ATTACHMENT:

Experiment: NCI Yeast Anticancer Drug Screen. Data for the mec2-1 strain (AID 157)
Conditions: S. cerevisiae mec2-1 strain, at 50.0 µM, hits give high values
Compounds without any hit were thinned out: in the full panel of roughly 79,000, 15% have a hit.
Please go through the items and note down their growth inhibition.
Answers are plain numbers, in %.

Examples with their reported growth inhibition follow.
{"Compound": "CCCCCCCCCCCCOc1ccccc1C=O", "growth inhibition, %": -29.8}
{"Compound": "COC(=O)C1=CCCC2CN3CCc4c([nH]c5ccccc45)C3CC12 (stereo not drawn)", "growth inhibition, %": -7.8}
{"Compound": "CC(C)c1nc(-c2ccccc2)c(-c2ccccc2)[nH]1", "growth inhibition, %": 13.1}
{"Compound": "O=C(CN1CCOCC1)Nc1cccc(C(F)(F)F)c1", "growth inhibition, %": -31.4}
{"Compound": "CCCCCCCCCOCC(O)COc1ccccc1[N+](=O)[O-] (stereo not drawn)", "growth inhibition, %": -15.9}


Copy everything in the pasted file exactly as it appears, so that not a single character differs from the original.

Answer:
Experiment: NCI Yeast Anticancer Drug Screen. Data for the mec2-1 strain (AID 157)
Conditions: S. cerevisiae mec2-1 strain, at 50.0 µM, hits give high values
Compounds without any hit were thinned out: in the full panel of roughly 79,000, 15% have a hit.
Please go through the items and note down their growth inhibition.
Answers are plain numbers, in %.

Examples with their reported growth inhibition follow.
{"Compound": "CCCCCCCCCCCCOc1ccccc1C=O", "growth inhibition, %": -29.8}
{"Compound": "COC(=O)C1=CCCC2CN3CCc4c([nH]c5ccccc45)C3CC12 (stereo not drawn)", "growth inhibition, %": -7.8}
{"Compound": "CC(C)c1nc(-c2ccccc2)c(-c2ccccc2)[nH]1", "growth inhibition, %": 13.1}
{"Compound": "O=C(CN1CCOCC1)Nc1cccc(C(F)(F)F)c1", "growth inhibition, %": -31.4}
{"Compound": "CCCCCCCCCOCC(O)COc1ccccc1[N+](=O)[O-] (stereo not drawn)", "growth inhibition, %": -15.9}